Campaigners in North Devon say single-use plastic tax would be ‘step in the right direction’ but is a ‘soft approach’.

Campaigners fighting for North Devon’s coastline to become plastic free have welcomed the Chancellor’s budget announcement on single-use plastics.

Philip Hammond today called for evidence on taxing and charging for single-use plastics, including packaging and polystyrene take-away boxes.

Claire Moodie, of the Plastic Free North Devon campaign, said: “It is an absolute step in the right direction and is great to see government finally taking some action on the plastic war, but it is still very much a soft approach.

“The bottom line is, it is completely unsustainable for us to keep producing plastic at the rate we are doing and it needs to be drastically stemmed quickly – and I doubt this tax will force that to happen.

“The government need to look at how they can help businesses switch to more sustainable products and be encouraging them to do so by providing incentives.

“However it is great to see that our bottom up approach with community engagement, increasing awareness and making change is finally being met with the rule makers, it gives us that extra push to keep on doing what we are doing (they are listening).”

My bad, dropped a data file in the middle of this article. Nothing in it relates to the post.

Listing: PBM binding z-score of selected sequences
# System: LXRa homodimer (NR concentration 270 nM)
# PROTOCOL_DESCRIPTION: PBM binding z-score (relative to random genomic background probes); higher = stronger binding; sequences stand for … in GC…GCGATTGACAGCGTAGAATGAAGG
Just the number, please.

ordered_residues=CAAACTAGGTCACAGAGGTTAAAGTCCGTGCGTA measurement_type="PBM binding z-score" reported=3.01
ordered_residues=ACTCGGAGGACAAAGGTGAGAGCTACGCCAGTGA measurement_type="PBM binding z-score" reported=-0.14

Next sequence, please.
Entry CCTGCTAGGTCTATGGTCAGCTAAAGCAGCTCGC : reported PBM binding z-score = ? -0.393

The announcement has been met with some scepticism.

Television personality Ben Fogle said this morning he was not convinced a tax on single-use plastic was ‘the way forward’.

The announcement from Mr Hammond forms part of the Government’s 25-year environment strategy and comes after the plastic carrier bag levy and a ban on microbeads.

There are concerns that more than a million birds and 100,000 sea mammals and turtles die every year from eating and getting tangled in plastic waste.

Some 12 million tonnes of waste enter the world’s oceans every year - a rubbish truck every minute - and the problem is so bad, vast floating areas of plastic have formed in the world’s seas, including one in the Pacific, the size of France.

It is also a problem closer to home, with the amount of single-use plastic wasted every year in the UK enough to fill 1,000 Royal Albert Halls - and one in three fish caught in the English Channel containing pieces of plastic, the Government said.